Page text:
THIS & THAT


Butterfly enjoying artichoke

The butterflies are back for the summer, visiting the flowers, flitting from one to another.

Our emotions are still a raw after Moonshadow’s passing (thanks to all who wrote, it’s greatly appreciate during this dark time), but life goes on and there is work to be done as we move further in our journey.

One of the many things we learned from this circumstance is that we realize that urban homesteading here in Pasadena isn’t an ideal situation – for animals. Because we don’t have any males around, animals that we do raise to be healthy are unable to produce offspring  we can enjoy.  The animals – chickens, ducks and bunnies– are all living a dead-end life and, basically, it’s unnatural.   When we loose the rest of the animals to old age or illness, we will then have to start all over again.  Purchasing the animals from a hatchery or pet store, always starting anew.  What good is that?  There is no way to pick out the healthiest animals and raise even healthier offspring to continue their lineage.   

Last week was a busy week. The guys have made considerable progress on the deck. There’s lots of work needing to be done in the garden – harvesting, watering, etc. 

On Friday we harvested 100lbs of tomatoes!  Sunday morning, a photographer (and his friend) hired by the Natural Home & Garden magazine, came to snap some photos for the upcoming article about PTF (should be in the Nov/Dec issue). The photographer used a  $50,000 camera for most of his shoots.  I can’t fathom there could be  a camera that cost as much as two cars – unbelievable!    We went through the photo shoot in a daze because of the situation with Moonshadow, so I am not sure how it went or how well we looked.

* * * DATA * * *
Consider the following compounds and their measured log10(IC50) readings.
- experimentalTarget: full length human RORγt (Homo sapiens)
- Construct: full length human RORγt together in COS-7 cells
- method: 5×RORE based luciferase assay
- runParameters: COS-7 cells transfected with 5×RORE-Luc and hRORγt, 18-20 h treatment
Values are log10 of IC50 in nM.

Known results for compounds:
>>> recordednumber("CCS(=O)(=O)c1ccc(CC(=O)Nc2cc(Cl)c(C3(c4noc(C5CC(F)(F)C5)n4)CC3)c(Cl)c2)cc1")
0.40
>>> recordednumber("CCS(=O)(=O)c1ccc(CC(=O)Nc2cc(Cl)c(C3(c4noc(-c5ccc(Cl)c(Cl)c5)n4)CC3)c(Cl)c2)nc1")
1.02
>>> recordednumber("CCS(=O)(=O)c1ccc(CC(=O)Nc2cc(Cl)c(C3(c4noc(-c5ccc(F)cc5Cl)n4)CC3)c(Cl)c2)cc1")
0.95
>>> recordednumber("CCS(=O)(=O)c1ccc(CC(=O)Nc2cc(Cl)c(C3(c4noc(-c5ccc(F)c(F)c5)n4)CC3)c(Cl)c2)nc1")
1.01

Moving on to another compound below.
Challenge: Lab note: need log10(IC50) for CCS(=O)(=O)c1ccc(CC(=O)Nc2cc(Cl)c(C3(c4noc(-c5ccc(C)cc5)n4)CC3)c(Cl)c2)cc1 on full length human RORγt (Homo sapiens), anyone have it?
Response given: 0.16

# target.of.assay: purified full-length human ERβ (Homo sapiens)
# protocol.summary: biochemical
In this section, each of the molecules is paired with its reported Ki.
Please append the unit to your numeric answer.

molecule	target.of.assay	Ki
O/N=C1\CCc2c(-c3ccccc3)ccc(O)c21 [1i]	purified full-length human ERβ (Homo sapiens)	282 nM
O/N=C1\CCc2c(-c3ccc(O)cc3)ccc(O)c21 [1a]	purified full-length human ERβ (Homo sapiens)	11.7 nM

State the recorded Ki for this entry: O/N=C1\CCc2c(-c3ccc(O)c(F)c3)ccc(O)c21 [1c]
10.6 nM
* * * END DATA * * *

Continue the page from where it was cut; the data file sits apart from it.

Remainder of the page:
On Sunday afternoon there were many tasks to be taken care of.  Justin brewed another batch of biodiesel, I peeled some peaches, Jordanne did her weekly cleaning of the animal area, Jules planted and tidied up the yard and worked on his “Post Petroleum” presentation for Sol Fest.
Packing day

Ray came by on Friday to do some surgery on the oven – replacing a marble piece that cracked due to the intense heat and also made improvements on the oven door. We still have to put one more layer of plaster on the dome and plaster the bottom, then cover the plaster with boiled linseed oil to give it a protective coating.  Hopefully that will all happen this week and then the cob oven will be completed!

Thinking along the Post Petroleum line: This year’s Sol Fest has a new workshop tent  “Preparing for the Post-Petroleum World”.   If one really thinks about it, in a post petroleum world would PTF travel 400 plus miles (one way — 800 miles roundtrip) to attend such a gathering?   Nope. I don’t think so.(Perhaps we could bike there?  We figured it would take about 10 days — one way).  Really gets you thinking.  Right now it’s so easy to get around and go places and get this and that.

The post carb lifestyle will be so topsy-turvy, it’s scary to even start to dissect our way of life into smaller and smaller pieces. We may have to learn to do without a lot of what we have come to depend on as normal.  What’s scary is we don’t even know if we, ourselves, are ready for what’s in store.    Right now we do our best to wean ourselves off our dependence(and we ain’t perfect). Sometimes, instead of taking painfully small steps, one seriously considers doing something drastic and unplugging the life-supports all together.  

Comments(5)

  1. Liz says:

    Every day when I drive home from the gym I think about it being the last day when I get to splurge like that. And I am not even in the same league as y’all. You’re doing wonderful things. Even if it isn’t perfect.